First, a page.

The Internet is another facility which is prominent around the globe, especially highlighted in the time of the pandemic. However, the internet and other forms of digital technology, which hold great potential for networking education, are also distributed unequally. The report states that the inequalities will continue to worsen if the disparity between the digitalized and under-connected countries is not bridged.
Changemakers fighting for Quality education
Education is an important vehicle for positive change and sustainable development. It is a harbinger of growth, development, and alleviation of the many global social justice issues faced today. It helps generate skill building and employment opportunities while sensitizing the youth of existing crises.
UN bodies such as the United Nations Educational, Scientific and Cultural Organization (UNESCO) have initiatives in place to drive youth towards necessary educational sources, as well as develop them into changemakers working towards the availability of education. Activists such as Malala Yousafzi and Graça Machel are spokesperson for education for girls. Political figures such as Michelle Obama, former first lady of the United States and Julia Gillard, former Prime Minister of Australia, are part of government initiatives and councils, Let Girls Learn, and Center for Universal Education respectively. Television show host Trevor Noah also has his own foundation working towards education.
Experts from the education field are also primary activists and changemakers. Andria Zafirakou is a teacher who works towards art education with her initiative Artists in Residence. Yuhyun Park is another educator who works towards digital literacy.
What you can do as a TAL transformer
Recognizing this ability of education to create a chain reaction of positive change, various civil society bodies, government initiatives and policies aim to ensure equal access to education for all.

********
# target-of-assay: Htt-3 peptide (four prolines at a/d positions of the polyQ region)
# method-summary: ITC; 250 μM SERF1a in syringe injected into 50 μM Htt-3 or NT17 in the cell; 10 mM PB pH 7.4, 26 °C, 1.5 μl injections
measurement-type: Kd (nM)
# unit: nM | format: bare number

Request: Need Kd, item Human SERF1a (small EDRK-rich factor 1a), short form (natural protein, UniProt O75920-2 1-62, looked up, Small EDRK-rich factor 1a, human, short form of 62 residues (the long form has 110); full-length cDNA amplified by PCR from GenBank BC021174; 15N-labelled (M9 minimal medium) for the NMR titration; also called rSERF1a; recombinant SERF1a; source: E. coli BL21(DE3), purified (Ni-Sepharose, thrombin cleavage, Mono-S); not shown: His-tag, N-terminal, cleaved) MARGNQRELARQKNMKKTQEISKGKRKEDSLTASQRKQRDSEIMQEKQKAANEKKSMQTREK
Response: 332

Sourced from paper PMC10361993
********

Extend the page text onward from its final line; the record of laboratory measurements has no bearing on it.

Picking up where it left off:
What you as a transformer for the society can do, is use social advocacy, philanthropy and entrepreneurial/business ideas in an innovative manner to provide a progressive direction for reaching the goal. Instances of which are as follows:
- Vocational training and access to advocacy for students
- Enable an inclusive educational environment
- Rights based approach to create channels of access to education for the poor, as well as mandate enrollment as per right to education
- Financially aid students of socio-economically backward regions to substitute their opportunity cost of work, to improve enrollment.
- Financially aide resources required to develop and build infrastructure necessary to improve quality and reach of education provided
- Provide incentives to boost female enrollment and completion rate
- Build reserves of information and data which act as educational resources, in order to create a widespread e-library of curriculum centered data.
- Innovate methods and methodology for teaching in an application based, internet driven, and up to date way.
- Improve digital literacy through purpose based digital technologies and frameworks
United Nations (2020). The Sustainable Development Goals Report 2020. New York: United Nations, Department of Economic and Social Affairs. Retrieved from https://unstats.un.org/sdgs/report/2020/